SpringChe Guevara waited for me under the trees, I could see him from my seat in the garden of the small rural tavern that we had stopped at for lunch. Dust lay thick on the narrow road, dogs unmoving in the afternoon heat. I finished my cold beer and, with my group of fellow international volunteers, crossed the road into the paddock.

Grabbing Che under the chin I led him out from the shade and put my foot in the stirrup – Alberto gave me a leg-up, and Che Guevara groaned audibly as I inelegantly dropped my hundred kilo weight into the comfort of his Italian saddle. We were having our day off and Alberto, president of one of the two social cooperatives involved in this Italian version of riding for the disabled, was leading us up into the hills of Lazio.

Ciampacavallo and EquiAzione are two associations that join together to offer social services to the local community.  In Italy social services tend to be outsourced to social cooperatives, not for profit organisations set up for specific social purposes. They organize rehabilitation activity, sport and ‘ludic practices’ (learning through fun, basically) for disabled people and people with ‘mental, relational or social disorder’.

In fact, the nature of the black volcanic soil was similar to that of our British chalk downs, and the scenery remarkably alike. Apart from the fact that the temperature was consistently high, rather than the exception of a run of hot sunny days that we get in Britain, it could have been Wiltshire. Pine trees, gorse, broom and a variety of raptors such as buzzards all very familiar. Until Alberto handed us long staffs to ride with – for fending off the wild boars, wolves or wild horses.

We camped in tents, which we had to bring with us. Think of the last festival you went to (in my case Glastonbury 1980) and multiply by five! Fifteen days – not three, two cold shower rooms between all of us. And believe me a cold shower is great when you’ve been helping with the horses in 30+c for four hours.

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That’s my tent at the far end – but everyone could still hear me snore after a hard day’s work!

So – what did we actually do? Well, we took some of the children riding through the forest on lead reins. We arranged an afternoon of riding for our disabled friends; we helped to take them to the lake, Largo Albano for swimming and water polo games when the heat got too much; we arranged games for everyone – I am the man who introduced softball to Italy – and great fun it was too: we all went disco dancing on the terrace of a nearby restaurant; we had a night out at the restaurant with pizza and beer; we went into Velletri, the nearest big town, shopping and to see a folk festival; we played a variety of games around the themes of trust and senses – such as leading and being led blindfolded through the forest.

But – we did it together, able and disabled alike. We were a team, I would like to say of equals, but nature has meant that our disabled friends sometimes needed more support. This is not to say that we could not share in their pleasure at the experiences we enjoyed together as friends.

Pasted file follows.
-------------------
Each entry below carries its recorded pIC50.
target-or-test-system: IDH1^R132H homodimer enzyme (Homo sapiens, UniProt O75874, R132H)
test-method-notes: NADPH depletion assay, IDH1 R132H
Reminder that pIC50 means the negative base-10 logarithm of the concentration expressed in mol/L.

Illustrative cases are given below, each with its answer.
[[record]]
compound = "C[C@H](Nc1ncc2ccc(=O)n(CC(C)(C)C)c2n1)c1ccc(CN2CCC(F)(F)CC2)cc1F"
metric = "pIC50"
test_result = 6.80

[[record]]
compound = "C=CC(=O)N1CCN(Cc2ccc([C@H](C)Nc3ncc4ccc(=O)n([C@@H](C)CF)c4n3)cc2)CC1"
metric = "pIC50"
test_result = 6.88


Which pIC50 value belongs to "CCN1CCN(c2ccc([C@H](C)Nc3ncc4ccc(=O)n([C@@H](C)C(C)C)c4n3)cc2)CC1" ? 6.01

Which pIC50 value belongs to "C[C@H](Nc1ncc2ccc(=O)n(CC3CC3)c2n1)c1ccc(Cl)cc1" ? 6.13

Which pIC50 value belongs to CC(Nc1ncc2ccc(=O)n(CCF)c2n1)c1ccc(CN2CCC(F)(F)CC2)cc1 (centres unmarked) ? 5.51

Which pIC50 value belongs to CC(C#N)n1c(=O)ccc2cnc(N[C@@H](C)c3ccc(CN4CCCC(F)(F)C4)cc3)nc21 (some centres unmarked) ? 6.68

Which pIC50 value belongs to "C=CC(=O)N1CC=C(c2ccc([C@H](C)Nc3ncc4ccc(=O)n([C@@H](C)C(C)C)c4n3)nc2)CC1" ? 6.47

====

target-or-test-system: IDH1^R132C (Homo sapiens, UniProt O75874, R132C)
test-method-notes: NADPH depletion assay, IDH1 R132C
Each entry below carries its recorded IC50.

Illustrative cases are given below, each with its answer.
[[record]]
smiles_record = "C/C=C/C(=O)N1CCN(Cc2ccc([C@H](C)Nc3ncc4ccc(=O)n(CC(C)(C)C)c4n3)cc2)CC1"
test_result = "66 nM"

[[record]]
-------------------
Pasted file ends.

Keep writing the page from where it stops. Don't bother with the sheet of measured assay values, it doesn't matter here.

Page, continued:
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No stress here then – an elderly relaxed horse waiting for his turn for a drink of water.

Let’s not forget the horses – integral to the whole ethos of the camp. They were often ‘rescue horses’, classed as unrideable by their owners and written off. Alberto had many examples of these, often called ‘mad’ horses. His approach was to treat them as equals, with rights to a good life and a happy relationship with humans. To prove the truth of his theory he led us into a field of these ‘rejects’.



I have been around horses for years and I have never met such a bunch of sociable, gentle and downright friendly horses. They are pleasant to be around and show their trust by approaching humans with curiosity and a lack of fear. I think that Alberto’s approach works better than any attempt to impose a ‘slave-master’ relationship.

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I have to say – it wasn’t always easy, sleeping in a sleeping bag on the ground for two weeks takes stamina. Not being able to get up and get a shower, never mind a hot one, is a novelty for most of us. But when it was good – it was very, very good!! You get used to being covered in the grey volcanic dust, and the simple pleasure of a mid-morning or early evening shower becomes a real treat. Life takes on a slower less frenetic pace to which you find your own rhythm adjusting until suddenly you are on a different tempo.


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There were difficulties – most of us found the Italian concept of time being elastic to be a charming eccentricity, the equivalent of British formality or some other cultural norm. However, it did irritate some at times – but as a frequent visitor to Italy I find that it is something that has to be accepted and allowed for. Like English rain, it is not likely to change in the near future.

It was hard work – I’m 63 soon, but I found it fine as long as you are averagely fit and enthusiastic. It isn’t a holiday but it is an experience you will never forget; especially the people. Simone ‘Alpino’, our quiet tortoise, never one to rush, who would – every morning – give me the word of the day. Pointing to the sky he would whisper, ‘Sole’ – sun, or ‘Pioggia’ – rain.

The saddest was on the last day when he pointed to our piled up luggage and simply said – ‘Aeroporto’.  Thank you for my Italian lessons Simone, I will miss you my friend.


Mike Crawshaw, Volunteer, IVS GB.